A Review of Anthony Barbera’s Christian Mystery & Suspense Love Story ‘ The First Rains of October ‘

Local author’s new book, The First Rains of October brings literary sentiment to the area.

By Colin Ortstadt –Sonoma Sun

The first sentence of Anthony Barbera’s novel, The First Rains of October, reads like a Lee Child thriller. “When August St. Claire ran off that cliff she dropped like a rock,” the story begins. “True, she was running and her legs kept kicking in the air- but then gravity yanked on her ankles.” With pointed visual style and a fresh literary voice, Barbera’s novel is a sincere and thought provoking narrative. Set in rural Fallon County, a fictional space between Marin and Sonoma Counties, Barbera’s first-person narrative brings to mind the literary qualities of Steinbeck’s Salinas Valley. In Barbera’s book, the leaves of the eucalyptus flutter “like thousands of barbecued potato chips,” and the “quilt like sections of open grassland” loom in the periphery.

“I’d always thought about writing a novel,” said Barbera, a long time Sonoma resident whose literary ambitions amounted to little more than a notion before 1998, when he decided to sit down and write his first book. “I had written a few screenplays, and I realized that the limiting forces that surround the medium of screenwriting don’t extend to the novel. In other words, you have ultimate power over subject, setting and characters.” Among his writing/directing film credits include the 1997 short film “X Marks the Spot”, which debuted at the Sonoma Film Festival. The progress of his writing and directing led him to pursue other mediums, more specifically that of literary fiction. “I really didn’t know if I could write a book. I spent 4 years on my first novel,” he said. Barbera’s other book, Catching Baby Moses, also takes place in a rural turned popularized setting similar to Sonoma. Its release has been delayed until later this summer. “I really spent a lot of time developing my style and the skills necessary to authentically approach these topics,” he said. “I really love the geography of this area,” he said. “It’s hard to live in this place and not be inspired,” he added. “Steinbeck could characterize the landscape of so well…it’s something I’ve been trying to emphasize in my own writing…to give a literary sense to this area.”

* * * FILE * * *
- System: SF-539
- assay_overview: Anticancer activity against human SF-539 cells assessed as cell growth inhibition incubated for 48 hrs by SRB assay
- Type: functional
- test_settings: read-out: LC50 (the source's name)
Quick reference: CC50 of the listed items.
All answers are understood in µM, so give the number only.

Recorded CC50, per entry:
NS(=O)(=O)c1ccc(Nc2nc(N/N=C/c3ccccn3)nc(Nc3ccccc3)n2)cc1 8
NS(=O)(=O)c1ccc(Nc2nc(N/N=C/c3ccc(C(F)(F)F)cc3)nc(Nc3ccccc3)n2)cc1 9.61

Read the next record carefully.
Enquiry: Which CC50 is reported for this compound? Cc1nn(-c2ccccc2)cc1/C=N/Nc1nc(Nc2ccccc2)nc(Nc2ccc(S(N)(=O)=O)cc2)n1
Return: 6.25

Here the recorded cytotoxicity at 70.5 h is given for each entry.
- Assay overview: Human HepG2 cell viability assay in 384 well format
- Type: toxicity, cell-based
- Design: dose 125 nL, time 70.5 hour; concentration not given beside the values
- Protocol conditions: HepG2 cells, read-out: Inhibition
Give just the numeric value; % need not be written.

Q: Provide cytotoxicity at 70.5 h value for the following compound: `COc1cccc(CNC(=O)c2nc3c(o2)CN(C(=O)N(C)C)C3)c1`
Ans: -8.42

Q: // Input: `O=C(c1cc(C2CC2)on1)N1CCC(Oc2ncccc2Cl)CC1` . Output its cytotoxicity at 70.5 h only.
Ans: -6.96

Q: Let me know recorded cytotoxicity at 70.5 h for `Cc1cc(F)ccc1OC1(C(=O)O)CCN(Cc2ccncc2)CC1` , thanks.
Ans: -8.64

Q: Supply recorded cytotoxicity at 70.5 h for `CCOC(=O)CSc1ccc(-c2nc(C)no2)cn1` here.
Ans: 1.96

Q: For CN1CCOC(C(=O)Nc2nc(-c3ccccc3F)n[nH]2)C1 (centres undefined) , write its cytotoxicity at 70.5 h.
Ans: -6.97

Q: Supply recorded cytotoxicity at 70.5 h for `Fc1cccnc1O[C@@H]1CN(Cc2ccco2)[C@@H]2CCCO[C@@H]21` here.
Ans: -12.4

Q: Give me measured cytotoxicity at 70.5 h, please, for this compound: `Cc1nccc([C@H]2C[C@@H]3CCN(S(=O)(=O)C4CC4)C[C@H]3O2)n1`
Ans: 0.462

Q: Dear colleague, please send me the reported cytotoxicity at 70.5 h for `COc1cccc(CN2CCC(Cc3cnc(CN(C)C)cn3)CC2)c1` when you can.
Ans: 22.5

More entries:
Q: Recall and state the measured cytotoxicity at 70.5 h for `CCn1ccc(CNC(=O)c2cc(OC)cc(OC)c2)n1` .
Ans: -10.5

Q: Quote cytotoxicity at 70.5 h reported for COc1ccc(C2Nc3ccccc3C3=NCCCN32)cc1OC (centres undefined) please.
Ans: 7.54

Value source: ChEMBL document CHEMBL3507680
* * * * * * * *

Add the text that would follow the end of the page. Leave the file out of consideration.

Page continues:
Along with the enduring prose imposing a quintessential Sonoma Valley, is a cast of displaced characters that aid in Barbera’s assessment of the land’s double-edged quality. The story delves into the sensitive aspects of revenge and forgiveness – and it is Barbera’s choice to tell the story from a reluctant first-person perspective, combined with the compelling use of omniscient narration that makes the book such a unique and engaging read.

Still, despite Barbera’s triumph, he concedes that the road to literary success is long. “It takes a long time to get established,” said Barbera. “You’ve got to stick with it and keep going no matter what- because it’s what you want to do. You’ve got to learn to tolerate rejection, as well as the anxieties that come with the creative process. I’m working on another novel right now, and of course there are always ideas brewing. It takes time. But the trick is enjoying and learning as much as you can.”

The First Rains of October is available at these Book outlets: The First Rains of October


In order of publication, Anthony’s novels are ‘Catching Baby Moses’, ‘The First Rains of October’, ‘Jonah In the Time of the Kings’, ‘Assurity-a Space Thriller’, and ‘Izzy the Bernese Mountain Dog’. His screenplays include ‘An American Psalm’, ‘Catching Baby Moses’, and ‘Assurity-a Space Thriller’. Anthony’s historical novel ‘Elijah: The Man Who Stopped the Rain,’ is scheduled for release in late 2022.

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